Saturday, December 1, 2007

Julienne of carrot

The Julienne and Brunoise of Carrot

I'm going to do a few little picture demonstrations of some of the skills I learned. I am going to start with the Julienne of Carrot.















To begin, you will need a peeler and a large
knife. Many people will use the regular French chef's knife, but for this task I like to use the Santoku chef's knife. I found that I can get a straighter, smoother cut with the santoku on the carrot and potato becuase the blade is thinner than the French chef's knife, and doesn't push the product apart as i cut through it.














Next, peel your carrot.















Then, cut your carrot into 2 1/2 inch segments. Start with the thicker end because then the remaining segment that didn't make the cut will be from the thinner end.














Trim the ends so they are flat and perfectly perpendicular to the rest of the segment.















Put the carrot down on the board, and slice off one side of the carrot, so it is perfectly flat.















Put the carrot down on the flat side you just cut and cut another side off, creating a perfect 90 degree angle where the two sides meet.















Then, slice off 1/8" thick by 2 1/2" long sheets from the carrot.











































Next, take one of the sheets you just cut and cut off a 1/8" by 1/8" by 2 1/2" strip.















Continue until you have exhausted the sheet. Consistency is very important, so make sure they are all the same thickness.





























Hold up your batch of julienne and eliminate those that are not even . . .















And turn the more inconsistent ones into brunoise. (1/8" cubes)
















Enjoy!













Any requests on what I demonstrate next? I am thinking about maybe zesting and segmenting an orange, but the other options are:
-julienne of bell pepper
-medium dice of an onion
-batonnet of celery
-chiffonade of spinach
-large, medium, small dice of potato
-chateau potato
-tomato concosse

7 comments:

Molly said...

Neil,

hey. Glad to see that you're doing well. I will, rather than do my work, read your blog regularly, but . . . . humor man! Let's have some wacked out culinary school stories (coke anyone?) in addition to the nifty cutting, slicing, and sectioning stories (I like the sectioned oranges in particular).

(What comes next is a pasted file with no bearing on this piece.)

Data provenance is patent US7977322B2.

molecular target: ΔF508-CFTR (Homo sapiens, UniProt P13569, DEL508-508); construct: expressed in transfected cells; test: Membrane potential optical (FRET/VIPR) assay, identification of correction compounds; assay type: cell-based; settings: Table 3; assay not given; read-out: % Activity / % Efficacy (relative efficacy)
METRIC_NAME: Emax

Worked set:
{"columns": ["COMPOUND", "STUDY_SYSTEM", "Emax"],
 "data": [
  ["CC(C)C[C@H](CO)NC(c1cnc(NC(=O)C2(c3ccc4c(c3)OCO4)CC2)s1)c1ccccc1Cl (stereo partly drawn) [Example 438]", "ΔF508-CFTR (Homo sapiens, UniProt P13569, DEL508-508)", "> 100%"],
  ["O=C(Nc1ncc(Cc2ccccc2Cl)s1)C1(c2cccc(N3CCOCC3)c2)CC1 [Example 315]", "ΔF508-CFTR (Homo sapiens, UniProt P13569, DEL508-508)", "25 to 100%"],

Molly

Crystal said...

Neilsy - tell me you took a bite out of that bunch of carrots in your hand

derek said...

you should write about potatoes next, because they're the only thing out of all the foods on that list that i like. better yet, you could make this into a potato-specific CHEF! blog.

oh yeah, and you need a little icon to go with your blog title of you wearing a chef hat with a big smile on your face.

derek said...

wait, how did you take pictures of stuff while you were cutting it? granted, i'm sleep deprived but that's kind of blowing my mind right now.

also, i would genuinely be interested in a discussion of different types of knives and their uses.

dr jss'ka said...

What do you do with the carrots that don't make the cut??? (I just made myself laugh)


No seriously, if those little ends aren't the same length you just throw them away???



on another note, how long does it take you to cut this stuff up and take photos at the same time? I doubt every photo comes out perfectly each time, so you probably have all these folders on your laptop filled with mediocre cutting shots. THOSE are the ones I want to see, with the uneven carrot pieces.



Want to come do whites with me? i miss our laundry time.

Seana said...

And we get to see your wound!!

Stephanie said...

This is not a proper julienne of carrot. It should be much thinner. Julienne is used as a garnish so would be too crunchy served the way you cut it!